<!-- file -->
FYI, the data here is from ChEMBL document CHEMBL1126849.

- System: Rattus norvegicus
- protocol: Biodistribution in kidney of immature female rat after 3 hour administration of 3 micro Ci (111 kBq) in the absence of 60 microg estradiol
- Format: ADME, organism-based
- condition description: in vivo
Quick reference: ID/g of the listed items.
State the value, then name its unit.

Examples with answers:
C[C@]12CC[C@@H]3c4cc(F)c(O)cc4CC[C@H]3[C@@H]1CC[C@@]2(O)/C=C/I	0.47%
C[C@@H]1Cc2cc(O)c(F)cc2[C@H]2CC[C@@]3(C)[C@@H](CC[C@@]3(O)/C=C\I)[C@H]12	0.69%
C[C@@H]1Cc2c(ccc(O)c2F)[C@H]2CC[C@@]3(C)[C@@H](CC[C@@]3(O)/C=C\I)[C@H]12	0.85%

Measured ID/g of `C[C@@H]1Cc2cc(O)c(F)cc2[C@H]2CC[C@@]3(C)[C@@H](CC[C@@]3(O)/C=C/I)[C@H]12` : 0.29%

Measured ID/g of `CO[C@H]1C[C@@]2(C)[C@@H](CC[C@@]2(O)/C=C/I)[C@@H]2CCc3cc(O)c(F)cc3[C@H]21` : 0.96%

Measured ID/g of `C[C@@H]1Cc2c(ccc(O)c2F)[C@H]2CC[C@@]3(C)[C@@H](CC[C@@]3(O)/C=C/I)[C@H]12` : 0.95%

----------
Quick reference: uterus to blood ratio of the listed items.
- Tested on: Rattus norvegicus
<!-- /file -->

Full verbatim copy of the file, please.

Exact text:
FYI, the data here is from ChEMBL document CHEMBL1126849.

- System: Rattus norvegicus
- protocol: Biodistribution in kidney of immature female rat after 3 hour administration of 3 micro Ci (111 kBq) in the absence of 60 microg estradiol
- Format: ADME, organism-based
- condition description: in vivo
Quick reference: ID/g of the listed items.
State the value, then name its unit.

Examples with answers:
C[C@]12CC[C@@H]3c4cc(F)c(O)cc4CC[C@H]3[C@@H]1CC[C@@]2(O)/C=C/I	0.47%
C[C@@H]1Cc2cc(O)c(F)cc2[C@H]2CC[C@@]3(C)[C@@H](CC[C@@]3(O)/C=C\I)[C@H]12	0.69%
C[C@@H]1Cc2c(ccc(O)c2F)[C@H]2CC[C@@]3(C)[C@@H](CC[C@@]3(O)/C=C\I)[C@H]12	0.85%

Measured ID/g of `C[C@@H]1Cc2cc(O)c(F)cc2[C@H]2CC[C@@]3(C)[C@@H](CC[C@@]3(O)/C=C/I)[C@H]12` : 0.29%

Measured ID/g of `CO[C@H]1C[C@@]2(C)[C@@H](CC[C@@]2(O)/C=C/I)[C@@H]2CCc3cc(O)c(F)cc3[C@H]21` : 0.96%

Measured ID/g of `C[C@@H]1Cc2c(ccc(O)c2F)[C@H]2CC[C@@]3(C)[C@@H](CC[C@@]3(O)/C=C/I)[C@H]12` : 0.95%

----------
Quick reference: uterus to blood ratio of the listed items.
- Tested on: Rattus norvegicus